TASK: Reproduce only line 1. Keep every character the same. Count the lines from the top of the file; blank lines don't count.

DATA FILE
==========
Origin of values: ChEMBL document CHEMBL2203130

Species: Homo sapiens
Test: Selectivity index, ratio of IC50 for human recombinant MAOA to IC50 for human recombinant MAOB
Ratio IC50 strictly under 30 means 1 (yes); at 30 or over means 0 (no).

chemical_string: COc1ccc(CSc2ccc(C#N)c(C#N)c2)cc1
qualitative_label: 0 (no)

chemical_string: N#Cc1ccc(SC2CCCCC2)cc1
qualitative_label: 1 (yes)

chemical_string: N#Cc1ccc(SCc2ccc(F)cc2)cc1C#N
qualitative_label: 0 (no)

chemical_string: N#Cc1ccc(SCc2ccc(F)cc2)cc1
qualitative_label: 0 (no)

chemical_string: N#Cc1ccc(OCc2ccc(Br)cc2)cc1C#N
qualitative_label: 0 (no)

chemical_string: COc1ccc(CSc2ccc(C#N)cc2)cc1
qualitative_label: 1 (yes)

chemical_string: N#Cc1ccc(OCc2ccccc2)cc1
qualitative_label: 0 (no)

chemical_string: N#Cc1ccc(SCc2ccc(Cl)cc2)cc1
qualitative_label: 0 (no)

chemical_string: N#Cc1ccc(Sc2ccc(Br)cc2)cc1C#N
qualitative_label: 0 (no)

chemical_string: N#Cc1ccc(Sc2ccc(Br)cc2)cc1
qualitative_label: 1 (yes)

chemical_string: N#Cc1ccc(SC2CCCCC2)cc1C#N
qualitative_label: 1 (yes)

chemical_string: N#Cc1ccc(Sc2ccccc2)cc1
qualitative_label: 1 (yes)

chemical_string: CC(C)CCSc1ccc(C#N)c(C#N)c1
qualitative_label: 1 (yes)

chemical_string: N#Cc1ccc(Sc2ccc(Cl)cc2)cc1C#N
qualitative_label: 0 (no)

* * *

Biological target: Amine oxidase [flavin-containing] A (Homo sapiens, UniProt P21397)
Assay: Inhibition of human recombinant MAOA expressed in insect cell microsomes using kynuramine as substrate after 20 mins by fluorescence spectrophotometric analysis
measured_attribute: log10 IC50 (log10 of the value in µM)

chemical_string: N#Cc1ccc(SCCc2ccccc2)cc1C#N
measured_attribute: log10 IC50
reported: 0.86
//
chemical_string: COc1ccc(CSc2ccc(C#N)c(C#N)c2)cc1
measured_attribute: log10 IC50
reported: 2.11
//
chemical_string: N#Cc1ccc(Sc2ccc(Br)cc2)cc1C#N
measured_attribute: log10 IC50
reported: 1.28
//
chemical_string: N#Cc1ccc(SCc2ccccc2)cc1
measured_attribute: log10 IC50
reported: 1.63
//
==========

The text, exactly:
Origin of values: ChEMBL document CHEMBL2203130